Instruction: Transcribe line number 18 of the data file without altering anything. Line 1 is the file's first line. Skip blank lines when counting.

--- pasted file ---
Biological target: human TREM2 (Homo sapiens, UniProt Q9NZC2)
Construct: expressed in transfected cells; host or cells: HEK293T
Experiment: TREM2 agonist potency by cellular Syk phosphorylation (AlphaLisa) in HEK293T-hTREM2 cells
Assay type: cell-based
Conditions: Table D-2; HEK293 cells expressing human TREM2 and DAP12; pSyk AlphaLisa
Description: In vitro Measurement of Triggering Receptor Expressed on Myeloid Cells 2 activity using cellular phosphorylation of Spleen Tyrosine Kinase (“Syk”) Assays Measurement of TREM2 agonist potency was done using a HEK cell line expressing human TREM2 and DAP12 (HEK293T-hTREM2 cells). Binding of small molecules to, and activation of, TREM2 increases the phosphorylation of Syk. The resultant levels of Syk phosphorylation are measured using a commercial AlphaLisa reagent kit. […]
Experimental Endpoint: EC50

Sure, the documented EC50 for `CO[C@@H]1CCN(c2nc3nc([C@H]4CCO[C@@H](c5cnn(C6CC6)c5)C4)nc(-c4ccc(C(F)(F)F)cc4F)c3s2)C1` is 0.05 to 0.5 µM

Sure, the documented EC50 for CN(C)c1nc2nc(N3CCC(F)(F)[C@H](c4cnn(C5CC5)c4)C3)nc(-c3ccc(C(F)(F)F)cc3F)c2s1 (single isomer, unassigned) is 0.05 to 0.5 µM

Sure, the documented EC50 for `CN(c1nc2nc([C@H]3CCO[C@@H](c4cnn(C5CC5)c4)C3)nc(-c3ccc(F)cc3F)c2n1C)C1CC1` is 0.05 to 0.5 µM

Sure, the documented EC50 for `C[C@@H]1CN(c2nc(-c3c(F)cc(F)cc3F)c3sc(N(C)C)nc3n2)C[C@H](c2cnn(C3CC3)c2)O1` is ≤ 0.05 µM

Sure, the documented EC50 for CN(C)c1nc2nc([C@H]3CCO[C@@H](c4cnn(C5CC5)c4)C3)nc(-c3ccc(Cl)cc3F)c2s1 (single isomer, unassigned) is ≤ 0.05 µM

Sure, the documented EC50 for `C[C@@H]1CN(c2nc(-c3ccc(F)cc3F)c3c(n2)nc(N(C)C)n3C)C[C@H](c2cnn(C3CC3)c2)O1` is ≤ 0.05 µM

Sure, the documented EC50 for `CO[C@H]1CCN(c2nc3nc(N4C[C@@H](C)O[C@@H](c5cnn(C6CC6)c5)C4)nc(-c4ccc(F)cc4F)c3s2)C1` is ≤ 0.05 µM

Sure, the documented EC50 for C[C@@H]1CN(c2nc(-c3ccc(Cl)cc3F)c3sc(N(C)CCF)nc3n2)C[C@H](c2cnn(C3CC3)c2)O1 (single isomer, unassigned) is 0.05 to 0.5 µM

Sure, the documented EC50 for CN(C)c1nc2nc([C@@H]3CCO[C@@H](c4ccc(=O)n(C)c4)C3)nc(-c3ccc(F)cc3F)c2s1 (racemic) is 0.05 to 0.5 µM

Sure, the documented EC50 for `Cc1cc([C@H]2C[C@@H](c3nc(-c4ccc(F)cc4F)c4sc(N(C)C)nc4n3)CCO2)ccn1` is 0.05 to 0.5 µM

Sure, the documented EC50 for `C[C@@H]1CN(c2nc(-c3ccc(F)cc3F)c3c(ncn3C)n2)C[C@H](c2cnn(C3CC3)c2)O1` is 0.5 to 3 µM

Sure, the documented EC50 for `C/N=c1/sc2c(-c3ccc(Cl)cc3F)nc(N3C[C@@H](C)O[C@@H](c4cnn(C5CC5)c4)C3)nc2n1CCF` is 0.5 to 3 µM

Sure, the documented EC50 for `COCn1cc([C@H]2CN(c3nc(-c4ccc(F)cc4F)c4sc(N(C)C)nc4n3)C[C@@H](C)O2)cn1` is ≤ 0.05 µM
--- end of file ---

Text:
Sure, the documented EC50 for `C[C@@H]1CN(c2nc(-c3ccc(F)cc3F)c3c(ncn3C)n2)C[C@H](c2cnn(C3CC3)c2)O1` is 0.5 to 3 µM